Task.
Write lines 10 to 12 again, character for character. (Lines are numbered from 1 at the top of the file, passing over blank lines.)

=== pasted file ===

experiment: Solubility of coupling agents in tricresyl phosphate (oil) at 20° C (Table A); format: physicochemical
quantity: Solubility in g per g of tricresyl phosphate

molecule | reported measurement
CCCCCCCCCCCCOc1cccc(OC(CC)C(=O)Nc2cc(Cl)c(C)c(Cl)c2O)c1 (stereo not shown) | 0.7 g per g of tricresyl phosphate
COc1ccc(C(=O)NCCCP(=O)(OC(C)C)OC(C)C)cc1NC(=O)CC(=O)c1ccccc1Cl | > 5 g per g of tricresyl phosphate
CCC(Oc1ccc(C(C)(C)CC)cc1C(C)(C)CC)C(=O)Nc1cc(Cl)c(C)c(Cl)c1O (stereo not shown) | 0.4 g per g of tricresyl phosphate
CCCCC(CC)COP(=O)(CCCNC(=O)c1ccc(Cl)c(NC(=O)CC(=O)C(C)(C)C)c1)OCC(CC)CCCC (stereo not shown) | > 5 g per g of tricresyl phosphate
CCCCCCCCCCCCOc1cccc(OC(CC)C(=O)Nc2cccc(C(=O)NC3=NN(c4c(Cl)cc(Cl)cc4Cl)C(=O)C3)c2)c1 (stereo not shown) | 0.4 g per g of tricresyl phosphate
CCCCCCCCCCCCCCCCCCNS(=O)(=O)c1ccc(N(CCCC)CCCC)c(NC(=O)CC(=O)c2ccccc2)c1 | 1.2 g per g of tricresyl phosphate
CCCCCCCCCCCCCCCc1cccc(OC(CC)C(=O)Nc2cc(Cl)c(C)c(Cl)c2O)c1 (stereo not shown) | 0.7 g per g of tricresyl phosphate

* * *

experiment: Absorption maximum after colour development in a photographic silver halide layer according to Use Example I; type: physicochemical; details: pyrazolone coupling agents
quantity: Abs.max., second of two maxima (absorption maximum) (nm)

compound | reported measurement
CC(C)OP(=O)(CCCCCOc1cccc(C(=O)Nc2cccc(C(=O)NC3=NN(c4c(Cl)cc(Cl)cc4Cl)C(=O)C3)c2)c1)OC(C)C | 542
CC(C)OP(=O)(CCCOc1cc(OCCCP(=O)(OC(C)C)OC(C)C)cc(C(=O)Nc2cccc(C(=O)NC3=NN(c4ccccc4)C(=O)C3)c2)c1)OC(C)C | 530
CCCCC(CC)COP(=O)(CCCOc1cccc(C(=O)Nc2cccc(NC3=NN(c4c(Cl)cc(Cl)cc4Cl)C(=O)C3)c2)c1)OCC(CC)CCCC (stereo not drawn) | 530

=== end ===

CCCCCCCCCCCCCCCc1cccc(OC(CC)C(=O)Nc2cc(Cl)c(C)c(Cl)c2O)c1 (stereo not shown) | 0.7 g per g of tricresyl phosphate

* * *

experiment: Absorption maximum after colour development in a photographic silver halide layer according to Use Example I; type: physicochemical; details: pyrazolone coupling agents